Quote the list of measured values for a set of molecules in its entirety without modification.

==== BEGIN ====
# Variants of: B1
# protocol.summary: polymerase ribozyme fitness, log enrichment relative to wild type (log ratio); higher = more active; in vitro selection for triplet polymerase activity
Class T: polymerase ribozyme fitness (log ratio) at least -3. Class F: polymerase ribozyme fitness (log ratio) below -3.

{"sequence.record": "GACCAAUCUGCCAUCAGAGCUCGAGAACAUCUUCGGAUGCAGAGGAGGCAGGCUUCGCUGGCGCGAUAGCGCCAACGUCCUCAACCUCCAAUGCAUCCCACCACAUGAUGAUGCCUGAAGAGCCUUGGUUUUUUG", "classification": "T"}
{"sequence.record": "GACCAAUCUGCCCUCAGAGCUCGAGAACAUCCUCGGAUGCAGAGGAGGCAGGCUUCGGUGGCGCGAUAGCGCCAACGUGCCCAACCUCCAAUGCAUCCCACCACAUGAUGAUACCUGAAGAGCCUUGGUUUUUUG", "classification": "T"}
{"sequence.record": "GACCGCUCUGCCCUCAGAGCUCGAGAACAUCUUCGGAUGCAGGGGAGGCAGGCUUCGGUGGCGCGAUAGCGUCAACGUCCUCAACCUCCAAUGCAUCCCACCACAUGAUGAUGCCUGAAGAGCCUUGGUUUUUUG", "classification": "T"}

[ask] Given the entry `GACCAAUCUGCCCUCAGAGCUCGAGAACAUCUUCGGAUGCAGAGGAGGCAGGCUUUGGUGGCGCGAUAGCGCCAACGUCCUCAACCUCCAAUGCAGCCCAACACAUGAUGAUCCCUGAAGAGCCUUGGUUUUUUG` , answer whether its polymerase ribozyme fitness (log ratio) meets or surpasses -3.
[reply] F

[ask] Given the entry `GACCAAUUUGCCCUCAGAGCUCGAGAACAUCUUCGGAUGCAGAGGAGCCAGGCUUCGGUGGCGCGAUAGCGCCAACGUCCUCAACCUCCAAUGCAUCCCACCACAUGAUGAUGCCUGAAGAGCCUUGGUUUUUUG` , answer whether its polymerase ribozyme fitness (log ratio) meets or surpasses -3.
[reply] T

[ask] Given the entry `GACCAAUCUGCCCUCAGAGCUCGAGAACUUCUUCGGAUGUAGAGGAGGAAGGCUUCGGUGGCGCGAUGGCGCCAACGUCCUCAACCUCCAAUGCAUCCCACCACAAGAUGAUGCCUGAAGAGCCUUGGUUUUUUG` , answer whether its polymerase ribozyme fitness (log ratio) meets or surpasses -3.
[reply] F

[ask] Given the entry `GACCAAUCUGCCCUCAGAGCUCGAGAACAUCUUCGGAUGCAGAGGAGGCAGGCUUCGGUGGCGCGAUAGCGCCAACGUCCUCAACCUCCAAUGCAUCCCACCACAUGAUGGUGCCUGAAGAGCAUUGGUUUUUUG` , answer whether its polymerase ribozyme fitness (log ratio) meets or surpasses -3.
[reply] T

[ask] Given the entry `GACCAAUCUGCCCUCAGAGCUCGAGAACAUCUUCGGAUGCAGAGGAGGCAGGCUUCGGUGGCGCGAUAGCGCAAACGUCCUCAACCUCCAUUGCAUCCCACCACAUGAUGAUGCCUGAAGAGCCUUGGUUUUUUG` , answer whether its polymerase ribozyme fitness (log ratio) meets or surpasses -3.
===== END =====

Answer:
# Variants of: B1
# protocol.summary: polymerase ribozyme fitness, log enrichment relative to wild type (log ratio); higher = more active; in vitro selection for triplet polymerase activity
Class T: polymerase ribozyme fitness (log ratio) at least -3. Class F: polymerase ribozyme fitness (log ratio) below -3.

{"sequence.record": "GACCAAUCUGCCAUCAGAGCUCGAGAACAUCUUCGGAUGCAGAGGAGGCAGGCUUCGCUGGCGCGAUAGCGCCAACGUCCUCAACCUCCAAUGCAUCCCACCACAUGAUGAUGCCUGAAGAGCCUUGGUUUUUUG", "classification": "T"}
{"sequence.record": "GACCAAUCUGCCCUCAGAGCUCGAGAACAUCCUCGGAUGCAGAGGAGGCAGGCUUCGGUGGCGCGAUAGCGCCAACGUGCCCAACCUCCAAUGCAUCCCACCACAUGAUGAUACCUGAAGAGCCUUGGUUUUUUG", "classification": "T"}
{"sequence.record": "GACCGCUCUGCCCUCAGAGCUCGAGAACAUCUUCGGAUGCAGGGGAGGCAGGCUUCGGUGGCGCGAUAGCGUCAACGUCCUCAACCUCCAAUGCAUCCCACCACAUGAUGAUGCCUGAAGAGCCUUGGUUUUUUG", "classification": "T"}

[ask] Given the entry `GACCAAUCUGCCCUCAGAGCUCGAGAACAUCUUCGGAUGCAGAGGAGGCAGGCUUUGGUGGCGCGAUAGCGCCAACGUCCUCAACCUCCAAUGCAGCCCAACACAUGAUGAUCCCUGAAGAGCCUUGGUUUUUUG` , answer whether its polymerase ribozyme fitness (log ratio) meets or surpasses -3.
[reply] F

[ask] Given the entry `GACCAAUUUGCCCUCAGAGCUCGAGAACAUCUUCGGAUGCAGAGGAGCCAGGCUUCGGUGGCGCGAUAGCGCCAACGUCCUCAACCUCCAAUGCAUCCCACCACAUGAUGAUGCCUGAAGAGCCUUGGUUUUUUG` , answer whether its polymerase ribozyme fitness (log ratio) meets or surpasses -3.
[reply] T

[ask] Given the entry `GACCAAUCUGCCCUCAGAGCUCGAGAACUUCUUCGGAUGUAGAGGAGGAAGGCUUCGGUGGCGCGAUGGCGCCAACGUCCUCAACCUCCAAUGCAUCCCACCACAAGAUGAUGCCUGAAGAGCCUUGGUUUUUUG` , answer whether its polymerase ribozyme fitness (log ratio) meets or surpasses -3.
[reply] F

[ask] Given the entry `GACCAAUCUGCCCUCAGAGCUCGAGAACAUCUUCGGAUGCAGAGGAGGCAGGCUUCGGUGGCGCGAUAGCGCCAACGUCCUCAACCUCCAAUGCAUCCCACCACAUGAUGGUGCCUGAAGAGCAUUGGUUUUUUG` , answer whether its polymerase ribozyme fitness (log ratio) meets or surpasses -3.
[reply] T

[ask] Given the entry `GACCAAUCUGCCCUCAGAGCUCGAGAACAUCUUCGGAUGCAGAGGAGGCAGGCUUCGGUGGCGCGAUAGCGCAAACGUCCUCAACCUCCAUUGCAUCCCACCACAUGAUGAUGCCUGAAGAGCCUUGGUUUUUUG` , answer whether its polymerase ribozyme fitness (log ratio) meets or surpasses -3.